Date of Award

May 2017

Degree Type

Thesis

Degree Name

Master of Science

Department

Engineering

First Advisor

Pradeep K. Rohatgi

Committee Members

Benjamin C. Church, Benjamin F. Schultz, Joseph H. Aldstadt III

Keywords

Magnesium Casting, Magnesium Foam, Metal Foam, Open Cell Foam, Spacer Material, Vacuum Infiltration

Abstract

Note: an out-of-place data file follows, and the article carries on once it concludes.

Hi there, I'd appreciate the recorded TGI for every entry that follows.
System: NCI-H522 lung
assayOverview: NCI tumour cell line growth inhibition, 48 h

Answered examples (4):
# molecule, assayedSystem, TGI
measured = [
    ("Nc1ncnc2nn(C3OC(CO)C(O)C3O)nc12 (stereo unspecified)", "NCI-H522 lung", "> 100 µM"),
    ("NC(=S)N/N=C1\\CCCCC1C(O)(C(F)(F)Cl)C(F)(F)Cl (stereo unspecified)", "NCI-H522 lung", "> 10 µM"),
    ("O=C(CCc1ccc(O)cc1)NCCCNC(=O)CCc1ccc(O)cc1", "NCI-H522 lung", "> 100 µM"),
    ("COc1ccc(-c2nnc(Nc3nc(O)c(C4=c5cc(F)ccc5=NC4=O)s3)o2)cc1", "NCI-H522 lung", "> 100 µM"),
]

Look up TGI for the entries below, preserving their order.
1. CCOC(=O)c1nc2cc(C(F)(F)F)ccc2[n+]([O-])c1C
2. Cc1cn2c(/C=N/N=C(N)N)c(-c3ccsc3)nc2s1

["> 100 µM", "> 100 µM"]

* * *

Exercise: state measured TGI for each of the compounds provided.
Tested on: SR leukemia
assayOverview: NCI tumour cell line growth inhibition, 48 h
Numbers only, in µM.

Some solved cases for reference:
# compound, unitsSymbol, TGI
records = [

In this work, a new spacer material is developed for casting of magnesium foam. An ideal spacer material should meet the following requirements, would not react with magnesium, would withstand the melting temperature of magnesium, be easy to remove, be abundantly available and cost effective, hold its shape during infiltration, and be extrudable. The material that was found to meet these requirements was a mixture of calcium carbonate and flour that went through a heat treatment to yield a porous calcium oxide structure for infiltration. The new spacer material was extrudable and easily removed without harming the magnesium foam. Magnesium foams were produced with relative densities of 0.62-0.72. The magnesium foam showed deformation behavior typical of metal foams. The magnesium foams yield stress, 19.95-57.7 MPa, exhibited an increase to a decrease in pore size. The magnesium foams showed a linear relationship between the yield stress and the calculated relative stress, indicating valid correlation of data. Microstructures of the foams showed little evidence of grain refinement in the region of the cell walls. Some dissolution of calcium from calcium oxide was observed in the case of the smallest pore size, potentially due to the high surface area of the spacer material in that specimen.

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